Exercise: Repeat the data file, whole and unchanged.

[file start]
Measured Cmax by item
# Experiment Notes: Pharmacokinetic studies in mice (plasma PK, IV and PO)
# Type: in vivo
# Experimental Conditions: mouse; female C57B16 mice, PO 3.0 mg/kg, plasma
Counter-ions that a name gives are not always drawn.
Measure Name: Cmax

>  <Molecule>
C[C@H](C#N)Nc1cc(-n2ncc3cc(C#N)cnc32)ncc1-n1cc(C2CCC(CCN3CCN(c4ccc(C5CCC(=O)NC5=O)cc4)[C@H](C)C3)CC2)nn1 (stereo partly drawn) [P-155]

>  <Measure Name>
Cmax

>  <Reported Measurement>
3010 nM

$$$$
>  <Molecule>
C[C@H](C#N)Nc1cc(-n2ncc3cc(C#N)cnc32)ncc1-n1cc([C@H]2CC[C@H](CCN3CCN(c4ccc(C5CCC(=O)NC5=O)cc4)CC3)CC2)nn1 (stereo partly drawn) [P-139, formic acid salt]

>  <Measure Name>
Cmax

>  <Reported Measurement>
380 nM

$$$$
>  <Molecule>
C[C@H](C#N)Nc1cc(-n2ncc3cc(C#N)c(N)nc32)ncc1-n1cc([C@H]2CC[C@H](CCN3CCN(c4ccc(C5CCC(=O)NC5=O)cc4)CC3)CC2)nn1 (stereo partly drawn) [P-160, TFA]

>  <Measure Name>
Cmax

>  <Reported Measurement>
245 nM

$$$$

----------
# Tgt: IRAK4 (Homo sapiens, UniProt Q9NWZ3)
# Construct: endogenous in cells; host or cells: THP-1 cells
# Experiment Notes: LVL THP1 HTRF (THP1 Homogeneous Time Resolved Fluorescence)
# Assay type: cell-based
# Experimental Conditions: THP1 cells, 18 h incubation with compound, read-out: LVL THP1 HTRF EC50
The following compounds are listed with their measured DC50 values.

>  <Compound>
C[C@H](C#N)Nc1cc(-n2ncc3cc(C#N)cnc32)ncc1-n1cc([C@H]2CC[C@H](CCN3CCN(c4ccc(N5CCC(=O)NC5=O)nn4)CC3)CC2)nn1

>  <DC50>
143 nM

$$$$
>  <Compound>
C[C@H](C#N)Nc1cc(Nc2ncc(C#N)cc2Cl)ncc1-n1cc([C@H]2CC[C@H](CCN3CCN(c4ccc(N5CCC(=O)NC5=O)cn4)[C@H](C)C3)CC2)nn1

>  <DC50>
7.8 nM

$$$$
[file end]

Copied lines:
Measured Cmax by item
# Experiment Notes: Pharmacokinetic studies in mice (plasma PK, IV and PO)
# Type: in vivo
# Experimental Conditions: mouse; female C57B16 mice, PO 3.0 mg/kg, plasma
Counter-ions that a name gives are not always drawn.
Measure Name: Cmax

>  <Molecule>
C[C@H](C#N)Nc1cc(-n2ncc3cc(C#N)cnc32)ncc1-n1cc(C2CCC(CCN3CCN(c4ccc(C5CCC(=O)NC5=O)cc4)[C@H](C)C3)CC2)nn1 (stereo partly drawn) [P-155]

>  <Measure Name>
Cmax

>  <Reported Measurement>
3010 nM

$$$$
>  <Molecule>
C[C@H](C#N)Nc1cc(-n2ncc3cc(C#N)cnc32)ncc1-n1cc([C@H]2CC[C@H](CCN3CCN(c4ccc(C5CCC(=O)NC5=O)cc4)CC3)CC2)nn1 (stereo partly drawn) [P-139, formic acid salt]

>  <Measure Name>
Cmax

>  <Reported Measurement>
380 nM

$$$$
>  <Molecule>
C[C@H](C#N)Nc1cc(-n2ncc3cc(C#N)c(N)nc32)ncc1-n1cc([C@H]2CC[C@H](CCN3CCN(c4ccc(C5CCC(=O)NC5=O)cc4)CC3)CC2)nn1 (stereo partly drawn) [P-160, TFA]

>  <Measure Name>
Cmax

>  <Reported Measurement>
245 nM

$$$$

----------
# Tgt: IRAK4 (Homo sapiens, UniProt Q9NWZ3)
# Construct: endogenous in cells; host or cells: THP-1 cells
# Experiment Notes: LVL THP1 HTRF (THP1 Homogeneous Time Resolved Fluorescence)
# Assay type: cell-based
# Experimental Conditions: THP1 cells, 18 h incubation with compound, read-out: LVL THP1 HTRF EC50
The following compounds are listed with their measured DC50 values.

>  <Compound>
C[C@H](C#N)Nc1cc(-n2ncc3cc(C#N)cnc32)ncc1-n1cc([C@H]2CC[C@H](CCN3CCN(c4ccc(N5CCC(=O)NC5=O)nn4)CC3)CC2)nn1

>  <DC50>
143 nM

$$$$
>  <Compound>
C[C@H](C#N)Nc1cc(Nc2ncc(C#N)cc2Cl)ncc1-n1cc([C@H]2CC[C@H](CCN3CCN(c4ccc(N5CCC(=O)NC5=O)cn4)[C@H](C)C3)CC2)nn1

>  <DC50>
7.8 nM

$$$$